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The Vienna Connection

Photo credit: Zhang Xiaoyun on Unsplash

I always like visiting the special Jewish landmarks in all of the countries we visit, and the trip to Vienna promised to provide many such special and unique sites.

Towards the end of our Vienna trip, I did not expect to run into ESRA!

We had set out on a May morning of this year, to see the memorial for the Leopoldstadt Tempel. Finding it was no small task.

The Leopoldstadt Tempel was the second synagogue built in Vienna, officially opened in 1858.

During the years following The Revolution of 1848 (The Springtime of Nations), the Jews in Austria were granted civil rights and equality. In 1852, the Jewish community was finally recognized under the name Israelitische Kultusgemeinde (IKG). This brought increased immigration of Jews from the Crown Lands of the Monarchy to Vienna. In 1854, Emperor Franz Joseph I gave permission for the construction of a second synagogue. 

Mosaic on the wall at the end of the Tempelgasse Street, depicting the Temple

And what could the ESRA connection be?

Back to the synagogue, the Leopoldstadt Tempel. It was designed by renowned architect Ludwig von Forster, and officially opened in 1858. It had a magnificent façade and because of social restrictions and confined space in the Tempelgasse, the architect had to resort to an architectural trick – to build a "free standing" temple. He designed the synagogue with a smaller building (annex) on either side, separated from the main building by an inner courtyard.

(This is where Vienna E.S.R.A is located today).

There was no distinctive architectural style for synagogues in the nineteenth century. Therefore, the Biblical description of the Temple in Jerusalem was often used as a guide. The huge three aisled structure was decorated in the style of Neoclassicism with Moorish, Arab and Assyrian touches.

The complex included the famous IKG Library – one of the largest and most valuable Jewish libraries in Europe. The Beit Hamidrash (1883-1938) was a liberal higher institute for Jewish Studies. It was one of the most respected training institutes for rabbis and Jewish religious leaders in Europe, modeled on the Jewish Theological Seminary in Breslau.

From 1858 to 1938, this was a place full of life. People lived, worked, prayed, studied, and celebrated there. The synagogue was destroyed and institutions broken up during and after the November Pogrom (Crystal Night) in 1938. This led to the persecution, disenfranchisement, looting, expulsion, deportation, and extermination of the Jewish population.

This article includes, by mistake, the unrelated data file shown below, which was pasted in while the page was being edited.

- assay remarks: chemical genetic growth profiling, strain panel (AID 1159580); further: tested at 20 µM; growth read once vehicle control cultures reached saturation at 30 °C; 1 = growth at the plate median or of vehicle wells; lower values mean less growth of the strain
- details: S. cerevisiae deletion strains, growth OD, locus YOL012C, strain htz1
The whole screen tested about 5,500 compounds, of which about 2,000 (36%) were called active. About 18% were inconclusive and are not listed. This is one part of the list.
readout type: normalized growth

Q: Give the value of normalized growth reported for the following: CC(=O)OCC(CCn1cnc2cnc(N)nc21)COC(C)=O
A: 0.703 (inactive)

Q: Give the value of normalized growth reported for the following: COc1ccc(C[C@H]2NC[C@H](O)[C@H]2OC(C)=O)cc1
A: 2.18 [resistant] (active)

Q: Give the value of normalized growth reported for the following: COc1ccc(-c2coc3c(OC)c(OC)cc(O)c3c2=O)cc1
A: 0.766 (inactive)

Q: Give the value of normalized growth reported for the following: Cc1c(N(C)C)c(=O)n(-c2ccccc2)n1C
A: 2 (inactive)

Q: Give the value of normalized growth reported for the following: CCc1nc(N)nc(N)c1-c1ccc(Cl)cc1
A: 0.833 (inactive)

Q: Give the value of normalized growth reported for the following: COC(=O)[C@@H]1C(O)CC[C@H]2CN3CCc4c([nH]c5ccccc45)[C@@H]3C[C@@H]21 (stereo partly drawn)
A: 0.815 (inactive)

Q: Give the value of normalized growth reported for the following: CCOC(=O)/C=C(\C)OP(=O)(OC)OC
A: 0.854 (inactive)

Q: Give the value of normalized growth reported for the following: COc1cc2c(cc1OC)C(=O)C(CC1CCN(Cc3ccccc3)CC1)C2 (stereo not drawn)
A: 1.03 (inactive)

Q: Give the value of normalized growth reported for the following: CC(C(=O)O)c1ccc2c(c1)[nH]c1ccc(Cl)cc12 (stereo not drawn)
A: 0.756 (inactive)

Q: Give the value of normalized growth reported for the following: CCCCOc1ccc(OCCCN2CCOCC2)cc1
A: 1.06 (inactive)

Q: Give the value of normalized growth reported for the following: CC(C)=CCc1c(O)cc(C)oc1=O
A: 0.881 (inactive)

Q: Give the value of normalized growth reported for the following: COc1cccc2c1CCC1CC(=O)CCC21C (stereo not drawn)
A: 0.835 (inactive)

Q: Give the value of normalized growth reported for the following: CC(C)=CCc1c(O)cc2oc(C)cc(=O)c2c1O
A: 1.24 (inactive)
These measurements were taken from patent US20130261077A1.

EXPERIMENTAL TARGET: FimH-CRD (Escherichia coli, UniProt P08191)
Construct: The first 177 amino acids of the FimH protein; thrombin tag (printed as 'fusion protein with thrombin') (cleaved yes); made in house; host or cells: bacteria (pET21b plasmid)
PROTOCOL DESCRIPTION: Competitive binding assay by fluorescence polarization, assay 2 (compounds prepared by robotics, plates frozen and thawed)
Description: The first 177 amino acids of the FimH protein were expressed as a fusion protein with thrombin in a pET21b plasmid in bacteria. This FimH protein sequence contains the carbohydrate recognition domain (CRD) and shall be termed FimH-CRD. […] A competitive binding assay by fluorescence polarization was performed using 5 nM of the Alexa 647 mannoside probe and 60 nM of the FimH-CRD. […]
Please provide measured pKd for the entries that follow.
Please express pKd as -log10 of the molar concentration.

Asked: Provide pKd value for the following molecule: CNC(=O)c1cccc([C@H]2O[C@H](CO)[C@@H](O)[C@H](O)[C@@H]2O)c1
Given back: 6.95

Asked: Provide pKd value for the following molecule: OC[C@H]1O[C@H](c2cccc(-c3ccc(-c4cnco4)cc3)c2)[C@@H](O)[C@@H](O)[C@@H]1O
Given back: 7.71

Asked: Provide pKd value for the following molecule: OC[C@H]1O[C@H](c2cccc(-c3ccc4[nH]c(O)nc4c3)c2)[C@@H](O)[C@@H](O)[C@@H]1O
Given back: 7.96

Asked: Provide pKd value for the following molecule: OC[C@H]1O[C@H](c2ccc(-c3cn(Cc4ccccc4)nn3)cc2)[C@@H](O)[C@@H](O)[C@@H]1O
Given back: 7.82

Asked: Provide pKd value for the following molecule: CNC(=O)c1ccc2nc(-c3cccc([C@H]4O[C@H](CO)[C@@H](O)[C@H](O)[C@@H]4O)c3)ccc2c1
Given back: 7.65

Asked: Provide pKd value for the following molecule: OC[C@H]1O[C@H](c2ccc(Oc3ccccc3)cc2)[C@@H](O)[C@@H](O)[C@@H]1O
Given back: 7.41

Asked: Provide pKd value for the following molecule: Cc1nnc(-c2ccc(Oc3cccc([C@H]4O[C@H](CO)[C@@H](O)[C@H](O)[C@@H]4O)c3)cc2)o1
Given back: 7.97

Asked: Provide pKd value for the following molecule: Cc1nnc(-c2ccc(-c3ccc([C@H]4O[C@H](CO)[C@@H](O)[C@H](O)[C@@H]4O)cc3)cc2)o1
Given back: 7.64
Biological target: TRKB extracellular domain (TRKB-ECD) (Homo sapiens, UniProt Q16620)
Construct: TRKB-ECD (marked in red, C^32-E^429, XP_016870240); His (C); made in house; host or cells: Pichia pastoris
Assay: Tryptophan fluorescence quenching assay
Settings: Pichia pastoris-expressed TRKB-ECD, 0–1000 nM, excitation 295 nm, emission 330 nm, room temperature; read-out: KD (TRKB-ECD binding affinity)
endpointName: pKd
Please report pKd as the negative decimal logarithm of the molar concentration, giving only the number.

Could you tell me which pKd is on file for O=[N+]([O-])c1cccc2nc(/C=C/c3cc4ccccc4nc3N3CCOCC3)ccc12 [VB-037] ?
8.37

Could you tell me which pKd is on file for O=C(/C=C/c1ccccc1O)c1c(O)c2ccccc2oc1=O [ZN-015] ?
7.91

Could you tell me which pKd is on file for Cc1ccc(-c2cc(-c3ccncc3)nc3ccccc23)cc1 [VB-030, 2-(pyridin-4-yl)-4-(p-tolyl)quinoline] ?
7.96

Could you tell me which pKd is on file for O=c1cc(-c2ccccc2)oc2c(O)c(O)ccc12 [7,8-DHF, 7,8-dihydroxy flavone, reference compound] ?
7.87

Memorial consisting of 4 high white poles, for the Leopoldstadt Tempel destroyed on Crystal Night

We were determined to find the synagogue memorial. We knew it consisted of four high poles on the Tempelgasse. After walking a bit with Google Maps, we came upon on a new Synagogue, in Tempelgasse. This was a new Tempelgasse (street) and a new synagogue on the Southern Bank of the Danube Canal which runs through the city. We had been searching on the South Side of the Canal, where the street names are the same as on the North Bank.

When we realized that we should cross the Canal, we were happy to run into restaurants. I chose "Piano," only relying on its name, that perhaps it was a pasta restaurant as those in Israel with a similar name. It was. We were the only customers, but a few minutes later, another gentleman came in. He heard us talking, identified the Hebrew, and told us he had been to Israel. I did not feel that this was just a chance encounter. After pleasantries, I asked him if he knew where the memorial for the Leopoldstadt Temple was. He answered that of course he knew. It was right around the corner – 2 rights. And as we exited, and turned right, a tall sign for E.S.R.A. loomed before me. I did not know what E.S.R.A. in German meant, but I knew I was in the right direction! What a welcome sign!

The Leopold Tempel Memorial was designed and created by the E.S.R.A Psychosocial Centre in cooperation with the architects Herbert Peter and Martin Kohlbauer. It was financed by the Leopoldstadt District Council and the Future Fund of the Republic of Austria.

The ESRA Complex

The smaller annexes still survive. The left had the address of Tempelgasse 3 (where E.S.R.A is housed), while the right annex had the address of Ferdinandstrasse 23.

The complex commemorates the history of Vienna's Jewish congregation, and their desire to sustain the memory of a glorious Jewish past, thanks to E.S.R.A. 

The sign directing to Vienna ESRA
 

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Thursday, 23 May 2024

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